persecution and sent to Ravensbrück concentration camp, where she was
selected for the gas chambers on Holy Saturday, 1945. She is not only a
saint of the Orthodox Church but also a Righteous Among the Nations. Her
destiny reminds us of the self-sacrificial love that transcends hope itself to
become divine.
Orthodox Christians stand with sorrow in front of human pain and war. Our
faith teaches us that we must not be unfair and irresponsible towards our
brethren. As the official document “The Orthodox Church Mission in the
Modern World” of the Holy and Great Council of the Orthodox Church in
Crete in 2016 states: ” secularism; violence; moral laxity; detrimental
phenomena such as the use of addictive substances and other addictions
especially in the lives of certain youth; racism; the arms race and wars, as
well as the resulting social catastrophes; the oppression of certain social
groups, religious communities, and entire peoples; social inequality; the
restriction of human rights in the field of freedom of conscience—in
particular religious freedom; the misinformation and manipulation of public
opinion; economic misery; the disproportionate redistribution of vital
resources or complete lack thereof; the hunger of millions of people; forced
migration of populations and human trafficking; the refugee crisis; the
destruction of the environment; and the unrestrained use of genetic
biotechnology and biomedicine at the beginning, duration, and end of human
life. These all create infinite anxiety for humanity today”.
Unfortunately, even today, extremist groups continue to cultivate antiSemitism. In recent years, the Jewish community in France has been deeply
wounded by several vile attacks and murders, clearly showing that antiSemitism is still real and very much alive. It is unacceptable for us, as
Christian leaders, to look the other way while this vile trend spreads across
Europe.
In its statement, the European Council recognizes that Jewish communities
in various EU countries feel particularly vulnerable to terrorist attacks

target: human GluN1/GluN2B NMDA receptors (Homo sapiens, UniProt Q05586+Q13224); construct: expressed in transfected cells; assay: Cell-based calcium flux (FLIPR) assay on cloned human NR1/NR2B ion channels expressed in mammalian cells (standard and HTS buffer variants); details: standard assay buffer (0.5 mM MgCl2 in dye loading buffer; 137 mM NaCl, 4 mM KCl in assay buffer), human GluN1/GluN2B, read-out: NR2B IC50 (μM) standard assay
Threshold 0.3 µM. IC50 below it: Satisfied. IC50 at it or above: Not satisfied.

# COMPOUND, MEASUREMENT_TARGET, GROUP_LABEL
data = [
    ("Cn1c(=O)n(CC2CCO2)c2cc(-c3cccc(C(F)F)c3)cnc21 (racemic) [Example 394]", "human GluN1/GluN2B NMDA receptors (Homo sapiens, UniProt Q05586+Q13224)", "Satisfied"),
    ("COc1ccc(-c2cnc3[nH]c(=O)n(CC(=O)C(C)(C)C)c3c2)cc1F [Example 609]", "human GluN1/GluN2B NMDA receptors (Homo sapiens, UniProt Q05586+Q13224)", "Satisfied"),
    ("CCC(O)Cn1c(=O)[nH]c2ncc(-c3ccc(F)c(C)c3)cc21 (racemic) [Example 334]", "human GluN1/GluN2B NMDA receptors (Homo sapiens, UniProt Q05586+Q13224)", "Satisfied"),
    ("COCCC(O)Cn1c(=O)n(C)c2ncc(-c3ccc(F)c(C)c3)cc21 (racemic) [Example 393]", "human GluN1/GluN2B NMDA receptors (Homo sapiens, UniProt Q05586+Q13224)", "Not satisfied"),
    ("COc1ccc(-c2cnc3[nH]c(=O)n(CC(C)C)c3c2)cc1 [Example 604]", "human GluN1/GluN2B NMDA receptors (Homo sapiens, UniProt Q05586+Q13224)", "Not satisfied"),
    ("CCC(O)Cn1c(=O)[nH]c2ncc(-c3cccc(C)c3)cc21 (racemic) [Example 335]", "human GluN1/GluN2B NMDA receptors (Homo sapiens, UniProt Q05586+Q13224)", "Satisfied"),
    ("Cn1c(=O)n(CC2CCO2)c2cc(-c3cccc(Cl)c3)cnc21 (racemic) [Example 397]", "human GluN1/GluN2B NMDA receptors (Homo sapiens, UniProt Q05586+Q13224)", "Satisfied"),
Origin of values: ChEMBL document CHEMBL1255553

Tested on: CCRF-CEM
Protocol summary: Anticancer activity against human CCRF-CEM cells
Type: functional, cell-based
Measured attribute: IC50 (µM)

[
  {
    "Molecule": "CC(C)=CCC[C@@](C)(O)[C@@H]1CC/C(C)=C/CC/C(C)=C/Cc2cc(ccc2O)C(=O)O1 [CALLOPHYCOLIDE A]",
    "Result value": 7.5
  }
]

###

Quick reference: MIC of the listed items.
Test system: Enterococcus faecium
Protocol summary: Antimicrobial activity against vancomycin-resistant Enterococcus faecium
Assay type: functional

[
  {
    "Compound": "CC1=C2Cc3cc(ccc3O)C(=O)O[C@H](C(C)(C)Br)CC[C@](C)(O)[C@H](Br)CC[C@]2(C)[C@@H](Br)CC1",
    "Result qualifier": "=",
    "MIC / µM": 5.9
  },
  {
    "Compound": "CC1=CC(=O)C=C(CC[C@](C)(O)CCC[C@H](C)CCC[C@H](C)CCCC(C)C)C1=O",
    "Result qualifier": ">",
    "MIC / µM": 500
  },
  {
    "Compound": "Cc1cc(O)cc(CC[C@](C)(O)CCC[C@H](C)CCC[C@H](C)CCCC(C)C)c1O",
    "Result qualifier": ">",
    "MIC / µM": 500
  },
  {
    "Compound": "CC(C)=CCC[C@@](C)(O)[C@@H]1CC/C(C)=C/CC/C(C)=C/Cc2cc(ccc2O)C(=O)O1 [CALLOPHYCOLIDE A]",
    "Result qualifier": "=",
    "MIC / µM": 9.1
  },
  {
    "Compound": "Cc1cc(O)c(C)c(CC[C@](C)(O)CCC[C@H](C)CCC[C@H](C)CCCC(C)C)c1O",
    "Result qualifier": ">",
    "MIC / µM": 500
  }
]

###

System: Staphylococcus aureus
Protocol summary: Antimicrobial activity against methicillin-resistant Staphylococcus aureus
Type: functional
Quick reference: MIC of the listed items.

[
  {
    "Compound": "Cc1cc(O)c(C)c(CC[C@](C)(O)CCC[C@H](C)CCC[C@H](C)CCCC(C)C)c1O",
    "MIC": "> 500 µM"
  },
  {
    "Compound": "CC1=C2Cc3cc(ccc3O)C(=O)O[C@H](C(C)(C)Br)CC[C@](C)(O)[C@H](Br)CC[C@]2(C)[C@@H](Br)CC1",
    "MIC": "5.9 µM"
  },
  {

following the increase in violent incidents in recent years. It notes that antiSemitic hatred remains widespread, as confirmed in the 2018 Anti-Semitism
Report of the Fundamental Rights Agency.
The declaration calls on the Member States to adopt and implement a
holistic strategy to prevent and combat all forms of anti-Semitism in their
strategies for the prevention of racism, xenophobia, radicalization and
violent extremism. Member States are also invited to step up their efforts to
guarantee the safety of Jewish communities and institutions, and Jewish
citizens.
Ladies and Gentlemen,
Dear friends,
Let us reflect on the words of Martin Luther King Jr.: “Darkness can not
drive away the darkness. Only the light can do that. Hate can not extinguish
hate. Only love can do that.” To fight Anti-Semitism, hatred, and
discrimination of all kinds, we all need to be involved. The role of education
and family is very important indeed, but religious communities also have a
key role to play in eradicating racism, xenophobia and anti-Semitism.
The ongoing outburst of religious fundamentalism and terrible acts of
violence perpetrated in the name of religion lend credence to modern
critiques of religious faith and support the identification of religion with its
negative aspects. The truth is that violence is the negation of our
fundamental religious beliefs and doctrine. True faith does not release
humans from responsibility for the world or the obligation to respect human
dignity and struggle for justice and peace. On the contrary, it strengthens or
commitment to action and enlarges our witness for freedom and human core
values.
As Herodotus, the great Greek historian and father of historiography wrote:
“Οὐδείς γάρ οὕτω ἀνόητος ἐστί ὅστις πόλεμον πρό εἰρήνης αἱρέεται· ἐν μέν
γάρ τή οἱ παῖδες τούς πατέρας θάπτουσι, ἐν δέ τῳ οἱ πατέρες τούς παῖδας”,
which means: “No one is so foolish as to prefer war to peace. In peace, sons
bury their fathers. In war, fathers bury their sons.”
Thank you for your attention!